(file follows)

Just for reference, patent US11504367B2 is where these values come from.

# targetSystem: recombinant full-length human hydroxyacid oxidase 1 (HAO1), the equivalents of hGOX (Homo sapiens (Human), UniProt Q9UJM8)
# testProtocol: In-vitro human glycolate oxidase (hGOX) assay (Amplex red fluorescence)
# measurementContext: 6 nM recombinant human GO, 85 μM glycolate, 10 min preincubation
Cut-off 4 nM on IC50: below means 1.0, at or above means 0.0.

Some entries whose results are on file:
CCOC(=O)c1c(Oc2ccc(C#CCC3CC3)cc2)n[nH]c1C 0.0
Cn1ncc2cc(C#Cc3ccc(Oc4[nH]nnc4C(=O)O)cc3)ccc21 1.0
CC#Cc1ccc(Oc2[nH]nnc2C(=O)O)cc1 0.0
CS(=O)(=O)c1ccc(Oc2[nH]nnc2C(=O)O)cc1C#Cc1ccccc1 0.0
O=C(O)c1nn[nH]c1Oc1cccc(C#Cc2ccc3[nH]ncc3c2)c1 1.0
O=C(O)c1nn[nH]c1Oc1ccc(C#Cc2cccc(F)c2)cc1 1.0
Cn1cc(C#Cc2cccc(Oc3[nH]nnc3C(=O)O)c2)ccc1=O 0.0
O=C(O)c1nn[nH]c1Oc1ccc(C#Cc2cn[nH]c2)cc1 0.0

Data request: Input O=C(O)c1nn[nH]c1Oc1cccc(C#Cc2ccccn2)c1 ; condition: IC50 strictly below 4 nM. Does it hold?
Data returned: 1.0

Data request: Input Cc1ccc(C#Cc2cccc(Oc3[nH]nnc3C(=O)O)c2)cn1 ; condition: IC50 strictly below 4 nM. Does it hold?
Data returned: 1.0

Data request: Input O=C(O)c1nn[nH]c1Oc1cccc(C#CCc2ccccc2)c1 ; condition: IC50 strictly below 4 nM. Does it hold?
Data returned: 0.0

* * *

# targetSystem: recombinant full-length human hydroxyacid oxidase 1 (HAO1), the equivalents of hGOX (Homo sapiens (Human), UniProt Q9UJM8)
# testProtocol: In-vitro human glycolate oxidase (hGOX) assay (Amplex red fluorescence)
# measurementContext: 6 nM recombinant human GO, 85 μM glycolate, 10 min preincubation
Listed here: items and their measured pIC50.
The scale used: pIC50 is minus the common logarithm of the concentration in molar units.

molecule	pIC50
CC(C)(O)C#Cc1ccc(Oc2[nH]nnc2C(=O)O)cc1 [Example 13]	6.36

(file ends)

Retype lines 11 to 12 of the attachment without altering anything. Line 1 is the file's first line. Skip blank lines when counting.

O=C(O)c1nn[nH]c1Oc1cccc(C#Cc2ccc3[nH]ncc3c2)c1 1.0
O=C(O)c1nn[nH]c1Oc1ccc(C#Cc2cccc(F)c2)cc1 1.0